Cross examination refers to the questioning of a witness by the party that is directly opposed to the one who actually produced the witness.
v., -ined, -in·ing, -ines. v.tr.
- To question (a person) closely, especially with regard to answers or information given previously.
- Law. To question (a witness already examined by the opposing side).
To question a person closely.
Duhaime Legal Dictionary
The examination of a witness called by the other side at trial and for which leading questions are permitted.
the examination of a witness who has already testified in order to check or discredit the witness's testimony, knowledge, or credibility
n. the opportunity for the attorney (or an unrepresented party) to ask questions in court of a witness who has testified in a trial on behalf of the opposing party. The questions on cross-examination are limited to the subjects covered in the direct examination of the witness, but importantly, the attorney may ask leading questions, in which he/she is allowed to suggest answers or put words in the witness's mouth.
the examination of a witness who has already testified in order to check or discredit the witness's testimony, knowledge, or credibility see also confrontation clause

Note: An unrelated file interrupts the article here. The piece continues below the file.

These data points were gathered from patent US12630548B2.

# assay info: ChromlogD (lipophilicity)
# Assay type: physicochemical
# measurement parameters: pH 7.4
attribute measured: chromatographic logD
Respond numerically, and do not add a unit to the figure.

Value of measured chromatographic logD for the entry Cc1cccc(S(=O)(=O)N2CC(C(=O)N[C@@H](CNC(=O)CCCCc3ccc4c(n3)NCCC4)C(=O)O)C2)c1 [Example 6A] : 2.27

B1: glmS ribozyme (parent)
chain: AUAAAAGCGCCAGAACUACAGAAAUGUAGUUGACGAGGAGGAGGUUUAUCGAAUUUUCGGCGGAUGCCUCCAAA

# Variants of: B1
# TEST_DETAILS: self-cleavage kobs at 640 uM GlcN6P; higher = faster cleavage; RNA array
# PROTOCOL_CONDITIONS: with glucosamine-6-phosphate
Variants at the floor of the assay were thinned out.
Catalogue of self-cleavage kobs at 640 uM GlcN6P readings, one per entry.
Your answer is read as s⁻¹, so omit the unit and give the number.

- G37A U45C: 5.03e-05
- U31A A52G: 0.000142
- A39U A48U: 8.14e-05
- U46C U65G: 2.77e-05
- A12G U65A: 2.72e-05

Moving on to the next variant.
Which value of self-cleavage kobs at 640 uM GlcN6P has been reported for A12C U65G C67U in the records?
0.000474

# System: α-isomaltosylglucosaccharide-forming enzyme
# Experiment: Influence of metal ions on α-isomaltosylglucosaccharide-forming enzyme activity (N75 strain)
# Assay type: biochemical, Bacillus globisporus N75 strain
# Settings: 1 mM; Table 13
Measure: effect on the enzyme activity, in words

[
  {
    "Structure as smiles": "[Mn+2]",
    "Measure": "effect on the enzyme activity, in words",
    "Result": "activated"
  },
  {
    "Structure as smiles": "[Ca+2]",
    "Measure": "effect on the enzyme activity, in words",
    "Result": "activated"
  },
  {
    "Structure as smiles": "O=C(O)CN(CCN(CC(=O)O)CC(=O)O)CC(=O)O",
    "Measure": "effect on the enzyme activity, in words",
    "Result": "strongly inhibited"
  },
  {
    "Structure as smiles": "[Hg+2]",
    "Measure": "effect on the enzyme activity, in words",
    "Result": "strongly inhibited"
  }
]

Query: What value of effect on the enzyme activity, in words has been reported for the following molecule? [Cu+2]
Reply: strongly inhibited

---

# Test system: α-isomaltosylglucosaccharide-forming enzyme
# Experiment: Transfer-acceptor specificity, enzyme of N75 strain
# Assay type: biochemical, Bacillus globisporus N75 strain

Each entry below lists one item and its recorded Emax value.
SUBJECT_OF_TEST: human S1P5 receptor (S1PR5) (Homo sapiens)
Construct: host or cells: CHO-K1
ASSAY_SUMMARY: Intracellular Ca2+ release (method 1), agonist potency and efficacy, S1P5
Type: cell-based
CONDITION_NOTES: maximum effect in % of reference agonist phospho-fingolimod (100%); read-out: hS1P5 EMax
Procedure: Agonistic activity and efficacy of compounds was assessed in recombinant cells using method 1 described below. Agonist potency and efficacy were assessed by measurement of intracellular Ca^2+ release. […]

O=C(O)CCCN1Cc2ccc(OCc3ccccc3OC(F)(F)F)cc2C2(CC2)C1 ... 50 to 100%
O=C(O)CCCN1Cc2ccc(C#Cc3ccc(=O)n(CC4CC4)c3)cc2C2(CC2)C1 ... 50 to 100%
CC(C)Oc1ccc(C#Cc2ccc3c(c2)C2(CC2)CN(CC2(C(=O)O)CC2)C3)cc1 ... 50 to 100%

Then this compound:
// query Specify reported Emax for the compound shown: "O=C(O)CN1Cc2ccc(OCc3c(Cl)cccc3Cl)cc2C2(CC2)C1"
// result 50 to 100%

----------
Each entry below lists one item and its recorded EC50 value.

Lect Law Library
The questioning of an opposing party's witness about matters brought up during direct examination.
The examination of a witness, by the party who did not call him, upon matters to which he has been examined in chief.
the examination of a witness who has already testified in order to check or discredit the witness's testimony, knowledge, or credibility — compare direct examination
In law, cross-examination is the interrogation of a witness called by one's opponent.
The main purposes of cross-examination are to elicit favorable facts from the witness, or to impeach the credibility of the testifying witness to lessen the weight of unfavourable testimony. Cross-examination frequently produces critical evidence in trials, especially if a witness contradicts previous testimony. The advocate Edward Marshall-Hall built his career on cross-examination which often involved histrionic outbursts designed to sway jurors.